EMPOWER PROGRAM: SUPERHERO POWERS PROGRAM: SUPERHERO POWERS FOR CHILD CARE FACILITIES . ... The Birth of the Empower Program ... (in English and Spanish)

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  • Sawsan Madanat, MA , Noelle Veilleux RD, Katy Flaherty IBCLC

    EMPOWER PROGRAM: SUPERHERO POWERS

    FOR CHILD CARE FACILITIES

  • Overview What is the Empower Program? Review of the Physical Activity, Nutrition

    and Breastfeeding Standards.

    Questions

  • The Birth of the Empower Program

    2009 budget short fall: Governor of Arizona proposed removing all general funds from the Arizona Department of Health Services (ADHS) Licensure Services

    Licensing fees increase

    BCCL would offer childcare providers a 50% discount on their licensing fees for participating in a new voluntary prevention program entitled EMPOWER.

    Empowerempowering children to make good choices around physical activity, nutrition, and exposure to smoking.

  • Empower!

    Childcare providers implement 10 nutrition, physical activity, oral health, and tobacco prevention standards to become Empower facilities in exchange for licensure fee reduction.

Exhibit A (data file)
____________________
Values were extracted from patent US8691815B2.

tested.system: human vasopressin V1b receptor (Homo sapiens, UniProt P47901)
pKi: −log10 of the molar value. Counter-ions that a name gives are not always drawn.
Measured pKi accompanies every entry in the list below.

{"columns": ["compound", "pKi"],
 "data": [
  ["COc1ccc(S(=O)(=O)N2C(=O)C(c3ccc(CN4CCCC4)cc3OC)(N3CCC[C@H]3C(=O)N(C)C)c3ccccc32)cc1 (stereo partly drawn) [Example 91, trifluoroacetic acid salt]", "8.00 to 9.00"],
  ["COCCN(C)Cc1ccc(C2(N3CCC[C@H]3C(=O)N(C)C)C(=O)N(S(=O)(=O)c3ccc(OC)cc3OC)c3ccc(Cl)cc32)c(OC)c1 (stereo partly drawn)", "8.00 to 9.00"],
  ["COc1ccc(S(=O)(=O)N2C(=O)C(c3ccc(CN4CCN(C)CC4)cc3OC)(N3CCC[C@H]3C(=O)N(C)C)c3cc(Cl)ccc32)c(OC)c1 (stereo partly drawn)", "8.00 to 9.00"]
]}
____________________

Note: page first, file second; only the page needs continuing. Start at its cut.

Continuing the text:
• Background Childhood Obesity in America has tripled over the past

    three decades One in five children are overweight or obese by the

    time they reach their 6th birthday. Over half of obese children first become overweight at

    or before age two. One third of all children born in 2000 or later will suffer

    from diabetes at some point in their lives. Others will face chronic health problems resulting from obesity such heart disease, high blood pressure, cancer, and asthma. Preschool children spend over four hours a day

    watching television and videos, including time in child care.

  • Background 60% of children under 5 are in some form of child care,

    spending an average of 29 hours/week in that care. The first few years of a childs life are critical years for

    growth & brain development. It is also a time when children begin forming eating and exercise habits that last a lifetime.

    Children in care settings may receive half or more of their

    daily nutritional needs while in care. Childcare providers can create environments to help

    children develop healthy eating and physical activity behaviors.

  • Inspiring role models

    http://www.cdc.gov/CDCTV/ChildObese/index.html

    http://www.cdc.gov/CDCTV/ChildObese/index.htmlhttp://www.cdc.gov/CDCTV/ChildObese/index.html

  • What are the 10 Golden

    standards?

  • Superhero powers: The 10 Golden Empower Standards!

  • 10

    Why Policy?

    Provide clear and consistent messaging Provide guidance

    How do I reach this goal? What exactly do I have to do?

    Policies support and sustain the changes/standards you want in your center

  • Physical Activity & Screen

    Time!

  • Provide physical activity (teacher-led and free play) & do not allow more than 60 min. of sedentary activity at a time and no more than 3hrs. of screen time/week

  • Health Benefits

    Why is this standard important?